Fifty-two Palestinians are reported dead so far today as protests erupted over the move of the U.S. Embassy to Jerusalem. At least 1,000 individuals have been injured and the death toll continues to climb.
The president of the United States announced back in December of last year that he would recognize Jerusalem as the capital of Israel and would move the U.S. embassy there, causing outcry across the world.
The embassy move comes just one day before the 70th anniversary of the Nakba, the 1948 forced expulsion of Palestinians from their homes as part of the establishment of the State of Israel.
The Nakba, or “catastrophe” is commemorated by thousands of Palestinians each year, and this year’s commemoration is more significant than ever before in light of the U.S. embassy’s move to Jerusalem.
Both the Israeli and the Palestinian people have ancestral, historical, and religious connections to the city of Jerusalem and have contested its ownership since the creation of the State of Israel in 1948.
Muslims, Christians, and Jews all find religious significance in the city and its temples and monuments.
In 1948 during the Arab-Israeli war, Israel took control of the western half of the city and claimed it as part of their territory.
Later, during the war with Egypt, Syria, and Jordan in 1967, Israel occupied the eastern half of the city as well, and annexed the area in violation of international law, effectively bringing the entire city of Jerusalem under Israeli control.
Israel formalized its annexation in 1980, to which the United Nations Security Council responded by issuing Resolution 478, which declared the annexation “null and void.”
Aside from the U.S. and Russia, the entire international community recognizes East Jerusalem as an illegally occupied territory.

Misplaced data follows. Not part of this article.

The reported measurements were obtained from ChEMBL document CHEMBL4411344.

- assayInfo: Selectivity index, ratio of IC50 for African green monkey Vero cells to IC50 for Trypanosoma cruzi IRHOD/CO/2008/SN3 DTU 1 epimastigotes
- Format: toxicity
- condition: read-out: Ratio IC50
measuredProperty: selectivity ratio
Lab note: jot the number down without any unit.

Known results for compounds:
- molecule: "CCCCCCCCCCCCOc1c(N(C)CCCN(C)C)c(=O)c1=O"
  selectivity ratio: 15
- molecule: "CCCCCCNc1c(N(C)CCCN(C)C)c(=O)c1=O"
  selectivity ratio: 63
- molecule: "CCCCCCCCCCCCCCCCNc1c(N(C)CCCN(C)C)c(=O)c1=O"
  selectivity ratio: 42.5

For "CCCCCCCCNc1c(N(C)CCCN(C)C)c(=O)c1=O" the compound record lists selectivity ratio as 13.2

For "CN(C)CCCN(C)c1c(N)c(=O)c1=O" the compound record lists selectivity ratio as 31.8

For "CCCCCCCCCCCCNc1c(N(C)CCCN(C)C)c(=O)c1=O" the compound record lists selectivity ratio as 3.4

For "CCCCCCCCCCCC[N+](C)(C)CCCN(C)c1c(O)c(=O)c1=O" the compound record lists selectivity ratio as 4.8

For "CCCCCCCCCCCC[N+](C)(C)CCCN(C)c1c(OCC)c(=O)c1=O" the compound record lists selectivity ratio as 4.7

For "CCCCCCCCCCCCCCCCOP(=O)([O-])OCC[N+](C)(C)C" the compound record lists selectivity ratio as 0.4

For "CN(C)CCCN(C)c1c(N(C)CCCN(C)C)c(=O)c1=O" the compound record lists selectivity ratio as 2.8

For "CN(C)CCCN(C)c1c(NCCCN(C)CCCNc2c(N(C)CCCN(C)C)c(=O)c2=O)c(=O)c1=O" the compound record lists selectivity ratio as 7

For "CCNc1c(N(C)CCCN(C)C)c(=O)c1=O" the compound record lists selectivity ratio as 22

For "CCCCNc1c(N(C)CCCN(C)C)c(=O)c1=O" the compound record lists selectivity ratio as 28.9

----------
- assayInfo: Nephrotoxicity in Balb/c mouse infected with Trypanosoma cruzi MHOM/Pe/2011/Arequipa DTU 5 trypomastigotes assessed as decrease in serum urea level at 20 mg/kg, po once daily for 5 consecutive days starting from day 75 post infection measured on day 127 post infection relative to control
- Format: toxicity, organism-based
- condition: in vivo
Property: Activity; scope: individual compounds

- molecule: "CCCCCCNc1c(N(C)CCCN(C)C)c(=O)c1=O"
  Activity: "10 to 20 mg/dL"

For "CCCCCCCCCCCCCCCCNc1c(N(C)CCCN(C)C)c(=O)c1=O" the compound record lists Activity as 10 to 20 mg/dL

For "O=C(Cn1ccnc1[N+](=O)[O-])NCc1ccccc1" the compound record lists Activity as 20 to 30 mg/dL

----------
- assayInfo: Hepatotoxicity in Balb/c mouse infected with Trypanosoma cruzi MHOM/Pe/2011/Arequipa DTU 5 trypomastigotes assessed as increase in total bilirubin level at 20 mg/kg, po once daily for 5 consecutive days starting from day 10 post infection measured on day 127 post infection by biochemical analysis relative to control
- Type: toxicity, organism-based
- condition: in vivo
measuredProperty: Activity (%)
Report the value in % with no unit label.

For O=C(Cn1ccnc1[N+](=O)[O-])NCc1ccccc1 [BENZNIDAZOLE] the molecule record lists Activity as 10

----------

Beginning March 30, Palestinian protesters have been converging on the Israel-Gaza border each Friday to protest their expulsion from their homes and land and to advocate for their right to return.
Thirty-three countries out of the 86 invited attended today’s ceremony under heavy police presence and road closures in response to the protests.
Here are some statements from leaders and organizations around the world in response to today’s events:
The Arab League called the decision a “blatant attack on the feelings of Arabs and Muslims” and a “grave violation of the rules of international law.”
Antonio Guterres of the United Nations said, “There is no Plan B to a two-state solution in which Israelis and Palestinians can live in peace.”
Ali Larijani, speaker of Iran’s parliament said, “Definitely their measures on moving their embassy from Tel Aviv to Jerusalem and Iran’s nuclear issue will not go unchallenged.”
Lebanese Prime Minister Saad Hariri said that the decision will allow “Israelis to spill more blood of innocent Palestinians and increases the intensity of extremism that threatens the world community.”
Irish Foreign Minister Simon Coveney said that the decision is “inflaming already a very tense situation, and the relationship between Israelis and Palestinians.” His comment comes after the Czech Republic, Hungary, and Romania blocked the European Union from issuing a joint statement on the move.
Iron Triangle Press will continue to follow this story.
To read our recent coverage of The March of Return, click here.